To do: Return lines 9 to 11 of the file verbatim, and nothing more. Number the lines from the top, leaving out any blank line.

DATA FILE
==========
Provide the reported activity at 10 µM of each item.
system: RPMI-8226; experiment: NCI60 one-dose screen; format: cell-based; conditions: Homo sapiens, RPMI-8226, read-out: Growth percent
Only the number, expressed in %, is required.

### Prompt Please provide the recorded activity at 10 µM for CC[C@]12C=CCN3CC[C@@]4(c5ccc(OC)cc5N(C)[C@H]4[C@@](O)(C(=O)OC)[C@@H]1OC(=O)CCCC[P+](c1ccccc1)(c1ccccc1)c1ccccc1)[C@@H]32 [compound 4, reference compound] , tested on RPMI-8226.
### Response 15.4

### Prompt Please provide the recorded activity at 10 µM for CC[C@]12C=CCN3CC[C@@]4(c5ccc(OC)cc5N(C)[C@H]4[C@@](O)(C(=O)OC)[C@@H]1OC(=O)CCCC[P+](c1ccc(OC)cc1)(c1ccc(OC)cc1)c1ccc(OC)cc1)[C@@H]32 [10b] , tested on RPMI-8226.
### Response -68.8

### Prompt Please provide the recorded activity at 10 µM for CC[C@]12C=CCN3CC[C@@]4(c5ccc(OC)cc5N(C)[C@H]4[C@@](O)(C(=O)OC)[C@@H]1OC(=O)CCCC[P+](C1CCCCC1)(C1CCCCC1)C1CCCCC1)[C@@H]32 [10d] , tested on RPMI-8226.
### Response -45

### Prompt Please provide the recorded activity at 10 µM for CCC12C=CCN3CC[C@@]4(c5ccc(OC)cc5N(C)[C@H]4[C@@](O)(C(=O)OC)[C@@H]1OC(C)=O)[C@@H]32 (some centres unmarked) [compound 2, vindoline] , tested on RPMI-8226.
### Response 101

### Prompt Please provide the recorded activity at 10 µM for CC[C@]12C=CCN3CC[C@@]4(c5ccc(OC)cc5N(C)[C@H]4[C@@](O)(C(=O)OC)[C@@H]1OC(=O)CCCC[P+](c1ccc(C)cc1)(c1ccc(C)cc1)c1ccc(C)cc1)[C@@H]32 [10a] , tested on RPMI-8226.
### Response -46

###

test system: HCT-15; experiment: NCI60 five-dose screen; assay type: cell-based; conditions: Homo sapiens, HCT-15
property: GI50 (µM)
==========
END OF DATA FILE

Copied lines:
### Response -45

### Prompt Please provide the recorded activity at 10 µM for CCC12C=CCN3CC[C@@]4(c5ccc(OC)cc5N(C)[C@H]4[C@@](O)(C(=O)OC)[C@@H]1OC(C)=O)[C@@H]32 (some centres unmarked) [compound 2, vindoline] , tested on RPMI-8226.
### Response 101